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ACT Science

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by

Lisa Youngvorst

on 9 October 2012

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Transcript of ACT Science

Science 40 questions 35 minutes Each of the following seven passages is followed by several questions. After reading each passage, decide on the best answer and fill in the corresponding oval on your answer sheet. You are allowed to refer to the passage while answering the questions. Calculator use is not allowed on this test. DIRECTIONS Conflicting Viewpoints Passage Types Underline key differences and similarities between the theories Your task will simply be to discuss where these viewpoints agree and where they disagree Charts and Graphs Skip the introduction or skim quickly You will be asked to interpret a chart, graph, illustration, or table Experiments Similar to scientific journals: they generally present the goals, methodology, and findings of two or more related experiments Since there will most likely be fewer visuals than the other two types of passages, jotting down key words is helpful 1. Carefully read the introduction Reading a Scientific Passage These few lines will help orient your thinking and assist in developing a plan of attack. Underline words that you consider to be keywords. These underlined words will be the backbone of the data you must extract from the passage. 2. Skim the entire article Avoid trying to gain a comprehensive understanding of the content. As you skim, underline those key words and make a mental road map of the passage. 3. Check out the question Without jumping ahead to the possible answers, very carefully read the question stem. Make sure you know exactly what is being asked of you and consider the information you will be seeking. 4. Revisit the passage Skim your notes and review your mental road map for any data relevant to the question stem. 5. Match your answer to one of the options The correct response may use jargon and sound like gibberish but go with the answer that is the most similar to the response that you came up with. Never try to fully comprehend the massive amount of information this section will throw at you. Take away a general comprehension of the material and mental road map to be accessed later. TIPS Pay attention to italicized words and underline them. These terms will generally be followed by a definition, which may or may not arise in the question section. Circle units of measurement and key/reversal words such as decrease, increase, except, and not. If you're having difficulty comprehending the material, break down the passage into a few key components. Ask yourself the following questions:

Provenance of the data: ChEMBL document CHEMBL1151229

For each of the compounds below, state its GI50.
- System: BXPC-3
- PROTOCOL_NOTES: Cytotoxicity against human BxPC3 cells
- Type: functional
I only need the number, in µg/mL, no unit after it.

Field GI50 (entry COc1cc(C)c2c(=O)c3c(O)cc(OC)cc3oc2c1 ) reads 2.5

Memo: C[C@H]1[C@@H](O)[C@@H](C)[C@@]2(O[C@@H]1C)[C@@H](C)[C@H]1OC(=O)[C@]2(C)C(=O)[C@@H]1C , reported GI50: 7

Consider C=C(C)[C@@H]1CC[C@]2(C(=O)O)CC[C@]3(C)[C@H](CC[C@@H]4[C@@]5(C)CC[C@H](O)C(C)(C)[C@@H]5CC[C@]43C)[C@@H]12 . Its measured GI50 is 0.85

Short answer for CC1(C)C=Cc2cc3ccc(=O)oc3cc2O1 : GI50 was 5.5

What is the purpose of the experiment?
What is being tested and why?
What are the variables and the constraints?
How is the outcome affected by each variable change? The first questions you are asked will be those which test your general understanding of the passage. DO NOT SKIP THESE. If you cannot answer this sort of question, you did not comprehend the passage well enough. Questions to follow will be more complex and rely heavily on your ability to relate details to the big picture. Make sure to choose an option that actually answers the question. Test writers often include answers which merely state something true about the passage without addressing the inquiry. Don't be tricked by this maneuver. Never select any answer that isn't explicitly stated in the reading. As you read through your answer options, cross out those which contradict the passage or draw on the tendency to extrapolate data (meaning, make a hasty generalization of the data and assume information beyond what is given to you. Charts and Graphs Four levels of chart and graph comprehension:
1. Ability to identify information
2. Translate information from graphical to written form (and vice versa)
3. Utilize data to infer unstated information
4. Identify the trends which help forecast future steps in an experiment To accomplish these tasks, it is important to recognize the following... What is being represented on the X- and Y-axis or in the columns and rows Units of measurement Whether scales are continuous (generally in numerical intervals) or categorical (data clustered into discernible groups) Maximums and minimums Trends Critical points Proportionality
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